Welcome to Middle Pleistocene Park! Okay, that doesn’t quite have the same ring to it as Jurassic Park, but Hollywood’s a bit looser when it comes to era accuracy than we are.
A serial entrepreneur and a Harvard geneticist today announced plans to resurrect the extinct woolly mammoth.
If that’s not exciting enough, the when, how, and why of it all are mind-blowingly ambitious. Perhaps a little too ambitious to be believed.
Harvard geneticist George Church and tech entrepreneur Ben Lamm are starting a company called “Colossal.” The marketing and media hype surrounding the business would have you believe they’re going to “de-extinct” the woolly mammoth.
The plan, according to the company’s website, is to splice African elephant DNA with recovered mammoth DNA in order to create a hybrid creature that’s resistant to herpes and capable of surviving in extreme cold temperatures.
After that, the plan is to let them breed in wild Siberia where, over time, they’ll poop all over the place and trample the ground so much that fresh grass begins to grow through the arctic tundra.
Eventually, says the hyperbole, the grass that grows beneath the giant woolly feet of these majestic beasts will trap enough harmful gasses that it’ll reverse our planet’s catastrophic climate crisis.
Okay science, sure. Sure science, okay.
When is this supposed to happen?
The obvious answer would be, “in a hundred years or so,” but Colossal claims it’ll have living mammoth calves within six years.
It’s difficult to believe that we’ll have woolly mammoths walking the earth in less time than it would take to get a master’s degree in genetics, but you can say anything you want in a press release.
Let’s put that six years into perspective. It takes nearly two years for an African elephant to gestate. So that really only gives the researchers four years between now and a positive pregnancy test to figure out how to solve the giant, outstanding problems they’ll have with their project.
How is this supposed to work?
African elephants are endangered for two primary reasons: herpes and humans. Colossal is going to have to take our modern elephant and genetically modify it so that it’s herpes-resistant and able to withstand the harsh, arctic conditions of Siberia.
Church and Lamm believe splicing the recovered DNA of a woolly mammoth with an African elephant will produce a cold and herpes-resistant creature capable of thriving to such an extent that their mere existence terraforms the Siberian landscape into a lush land of greenery.
This, of course, begs the question: why not just gene-splice up a cure for elephant herpes? Wouldn’t it be prudent to save the species before we exploit it for genetic research?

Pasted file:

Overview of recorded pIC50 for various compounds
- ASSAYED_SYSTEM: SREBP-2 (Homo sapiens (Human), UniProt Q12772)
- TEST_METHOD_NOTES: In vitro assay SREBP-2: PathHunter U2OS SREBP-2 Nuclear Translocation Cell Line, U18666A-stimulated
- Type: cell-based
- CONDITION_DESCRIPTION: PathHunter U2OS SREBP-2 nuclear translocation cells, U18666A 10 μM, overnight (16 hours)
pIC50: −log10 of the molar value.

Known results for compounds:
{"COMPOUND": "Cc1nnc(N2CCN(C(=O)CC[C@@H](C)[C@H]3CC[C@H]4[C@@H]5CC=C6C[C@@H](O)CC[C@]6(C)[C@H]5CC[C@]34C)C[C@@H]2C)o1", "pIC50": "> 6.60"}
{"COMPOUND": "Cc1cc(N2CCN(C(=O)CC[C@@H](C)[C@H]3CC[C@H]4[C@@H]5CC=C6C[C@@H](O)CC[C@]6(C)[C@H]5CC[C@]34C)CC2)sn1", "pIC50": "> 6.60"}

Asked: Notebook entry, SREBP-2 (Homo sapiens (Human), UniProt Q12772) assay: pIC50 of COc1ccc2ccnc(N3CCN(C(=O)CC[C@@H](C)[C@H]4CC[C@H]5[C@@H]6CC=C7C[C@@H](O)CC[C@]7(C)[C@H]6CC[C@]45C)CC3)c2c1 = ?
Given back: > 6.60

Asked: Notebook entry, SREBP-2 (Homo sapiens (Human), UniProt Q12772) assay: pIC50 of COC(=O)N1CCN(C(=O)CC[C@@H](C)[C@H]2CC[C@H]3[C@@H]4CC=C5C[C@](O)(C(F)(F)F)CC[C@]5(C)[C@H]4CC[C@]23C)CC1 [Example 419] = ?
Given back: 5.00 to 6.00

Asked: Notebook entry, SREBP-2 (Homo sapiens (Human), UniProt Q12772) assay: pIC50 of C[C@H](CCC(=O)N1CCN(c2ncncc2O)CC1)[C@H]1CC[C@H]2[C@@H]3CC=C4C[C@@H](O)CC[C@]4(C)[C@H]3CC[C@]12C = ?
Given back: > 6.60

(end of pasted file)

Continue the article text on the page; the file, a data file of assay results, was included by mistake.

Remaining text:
And why stop there? Why not gene-splice a cure for all animal diseases? Why not bring back the dodo by mixing it with a penguin, or revive the megalodon by combining it with a whale shark? Why not make flying monkey-bats that serve evil witches?
This is a for-profit startup and it exists to make money. We’re about as likely to have woolly mammoths walking the Earth in six years as we are aliens — it could happen, but I’d bet against it.
It feels like the marketing behind the company is saying one thing while it’s stated goals are saying another. Splicing elephant and mammoth DNA will almost certainly not result in the de-extinction of the woolly mammoth. It sounds a lot more like the team hopes to genetically modify African elephants to live in cold weather – that’s not the same thing as bringing mammoths back.
Maybe Colossal’s founders truly believe the claims they’re making, and maybe it’s just marketing hype.
Either way, in my opinion, we’ll probably see a gene-edited elephant embryo in a few years and that’ll almost certainly be the last we hear of this endeavor.
This company and its public entrance reminds me a lot of Elon Musk’s Neuralink. The science is sound – Church is one of the Nobel-winning architects of CRISPR gene-editing techniques – but the timeline and goals are wackier than a suspension bridge made out of jello and spaghetti.
I truly hope my instincts are off on this one.
But I find it impossible to believe a for-profit company has the eureka technology and techniques to do in six years what no other academic research facility on the planet could conceivably even come close to accomplishing in the next few decades.
I look forward to being proven wrong.